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1. Overview

Sometimes when writing unit tests, we need to make order-agnostic comparisons of lists. In this short tutorial, we’ll take a look at different examples of how we can write such unit tests.

2. Setup

As per the List#equals Java documentation, two lists are equal if they contain the same elements in the same order. Therefore we can’t merely use the equals method as we want to do order agnostic comparison.

Throughout this tutorial, we’ll use these three lists as example inputs for our tests:

List first = Arrays.asList(1, 3, 4, 6, 8);
List second = Arrays.asList(8, 1, 6, 3, 4);
List third = Arrays.asList(1, 3, 3, 6, 6);

There are different ways to make order-agnostic comparisons. Let’s take a look at them one by one.

3. Using JUnit

JUnit is a well-known framework used for unit testing in the Java ecosystem.

We can use the logic below to compare the equality of two lists using the assertTrue and assertFalse methods.

Here we check the size of both lists and check if the first list contains all elements of the second list and vice versa. Although this solution works, it’s not very readable. So now let’s look at some alternatives:

public void whenTestingForOrderAgnosticEquality_ShouldBeTrue() {
    assertTrue(first.size() == second.size() && first.containsAll(second) && second.containsAll(first));

In this first test, the size of both lists is compared before we check if the elements in both lists are the same. As both of these conditions return true, our test will pass.

Let’s now take a look at a failing test:

public void whenTestingForOrderAgnosticEquality_ShouldBeFalse() {
    assertFalse(first.size() == third.size() && first.containsAll(third) && third.containsAll(first));

Contrastingly, in this version of the test, although the size of both lists is the same, all elements don’t match.

4. Using AssertJ

AssertJ is an open-source, community-driven library for writing fluent and rich assertions in Java tests.

To use it in our maven project, let’s add the assertj-core dependency in the pom.xml file:


Let’s write a test to compare the equality of two list instances of the same element and the same size:

void whenTestingForOrderAgnosticEqualityBothList_ShouldBeEqual() {

In this example, we verify first contains all the elements of the given iterable and nothing else, in any order. The main limitation of this approach is the hasSameElementsAs method ignores duplicates.

Let’s look at this in practice to see what we mean:

void whenTestingForOrderAgnosticEqualityBothList_ShouldNotBeEqual() {
    List a = Arrays.asList("a", "a", "b", "c");
    List b = Arrays.asList("a", "b", "c");

In this test, although we have the same elements, the size of both lists is not equal, but the assertion will still be true, as it ignores the duplicates.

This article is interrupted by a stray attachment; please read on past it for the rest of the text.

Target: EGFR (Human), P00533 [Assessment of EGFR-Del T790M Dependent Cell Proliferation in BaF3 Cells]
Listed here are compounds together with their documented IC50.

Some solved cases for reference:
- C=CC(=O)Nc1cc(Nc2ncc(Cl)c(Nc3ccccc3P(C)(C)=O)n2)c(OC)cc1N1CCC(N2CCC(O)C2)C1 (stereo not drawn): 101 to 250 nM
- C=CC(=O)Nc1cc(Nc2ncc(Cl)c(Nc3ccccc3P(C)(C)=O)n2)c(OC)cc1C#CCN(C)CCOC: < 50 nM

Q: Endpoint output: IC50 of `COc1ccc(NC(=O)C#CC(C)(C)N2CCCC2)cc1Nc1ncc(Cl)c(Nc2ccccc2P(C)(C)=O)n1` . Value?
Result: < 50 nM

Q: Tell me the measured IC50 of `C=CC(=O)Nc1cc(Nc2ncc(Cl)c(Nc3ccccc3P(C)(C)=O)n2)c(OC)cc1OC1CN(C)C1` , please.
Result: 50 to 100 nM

To overcome issues related to hasSameElementsAs(), we can use containsExactlyInAnyOrderElementsOf(), which verifies that both lists contain exactly the same elements and nothing else in any order:


The test will indeed fail as expected.

5. Using Hamcrest

If we are already using Hamcrest or want to use it for writing unit tests, here is how we can use the Matchers#containsInAnyOrder method for order-agnostic comparison.

To use Hamcrest in our maven project, let’s add the hamcrest-all dependency in pom.xml file:


Let’s look at the test:

public void whenTestingForOrderAgnosticEquality_ShouldBeEqual() {
    assertThat(first, Matchers.containsInAnyOrder(second.toArray()));

Here the method containsInAnyOrder creates an order agnostic matcher for Iterables, which does matching with examined Iterable elements. This test matches the elements of two lists, ignoring the order of elements in the list.

Thankfully this solution doesn’t suffer from the same problem as explained in the previous section, so we don’t need to compare the sizes explicitly.

6. Using Apache Commons

Another library or framework apart from JUnit, Hamcrest, or AssertJ we can use is Apache CollectionUtils. It provides utility methods for common operations that cover a wide range of use cases and helps us avoid writing boilerplate code.

To use it in our maven project, let’s add the commons-collections4 dependency in pom.xml file:


Here is a test using CollectionUtils:

public void whenTestingForOrderAgnosticEquality_ShouldBeTrueIfEqualOtherwiseFalse() {
    assertTrue(CollectionUtils.isEqualCollection(first, second));
    assertFalse(CollectionUtils.isEqualCollection(first, third));

The isEqualCollection method returns true if the given collections contain precisely the same elements with the same cardinalities. Otherwise, it returns false.

7. Conclusion

In this article, we have explored how to check the equality of two List instances where the elements of both lists are ordered differently.

All these examples can be found over on GitHub.

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